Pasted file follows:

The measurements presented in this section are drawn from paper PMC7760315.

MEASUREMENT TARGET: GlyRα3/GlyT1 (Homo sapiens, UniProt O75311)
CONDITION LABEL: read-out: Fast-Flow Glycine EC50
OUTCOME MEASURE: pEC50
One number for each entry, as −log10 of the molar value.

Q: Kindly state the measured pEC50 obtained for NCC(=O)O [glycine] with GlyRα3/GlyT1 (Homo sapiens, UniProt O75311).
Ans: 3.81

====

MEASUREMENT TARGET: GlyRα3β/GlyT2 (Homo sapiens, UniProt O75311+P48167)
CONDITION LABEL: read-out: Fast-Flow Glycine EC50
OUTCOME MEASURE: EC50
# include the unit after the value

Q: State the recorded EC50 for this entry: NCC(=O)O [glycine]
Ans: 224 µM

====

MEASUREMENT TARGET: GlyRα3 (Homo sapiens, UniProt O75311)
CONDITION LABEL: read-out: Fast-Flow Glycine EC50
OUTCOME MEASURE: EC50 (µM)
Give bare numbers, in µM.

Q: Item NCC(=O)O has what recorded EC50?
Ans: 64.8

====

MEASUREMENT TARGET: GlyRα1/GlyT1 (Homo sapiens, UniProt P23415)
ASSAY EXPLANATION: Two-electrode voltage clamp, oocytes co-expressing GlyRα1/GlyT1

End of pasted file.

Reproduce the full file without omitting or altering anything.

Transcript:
The measurements presented in this section are drawn from paper PMC7760315.

MEASUREMENT TARGET: GlyRα3/GlyT1 (Homo sapiens, UniProt O75311)
CONDITION LABEL: read-out: Fast-Flow Glycine EC50
OUTCOME MEASURE: pEC50
One number for each entry, as −log10 of the molar value.

Q: Kindly state the measured pEC50 obtained for NCC(=O)O [glycine] with GlyRα3/GlyT1 (Homo sapiens, UniProt O75311).
Ans: 3.81

====

MEASUREMENT TARGET: GlyRα3β/GlyT2 (Homo sapiens, UniProt O75311+P48167)
CONDITION LABEL: read-out: Fast-Flow Glycine EC50
OUTCOME MEASURE: EC50
# include the unit after the value

Q: State the recorded EC50 for this entry: NCC(=O)O [glycine]
Ans: 224 µM

====

MEASUREMENT TARGET: GlyRα3 (Homo sapiens, UniProt O75311)
CONDITION LABEL: read-out: Fast-Flow Glycine EC50
OUTCOME MEASURE: EC50 (µM)
Give bare numbers, in µM.

Q: Item NCC(=O)O has what recorded EC50?
Ans: 64.8

====

MEASUREMENT TARGET: GlyRα1/GlyT1 (Homo sapiens, UniProt P23415)
ASSAY EXPLANATION: Two-electrode voltage clamp, oocytes co-expressing GlyRα1/GlyT1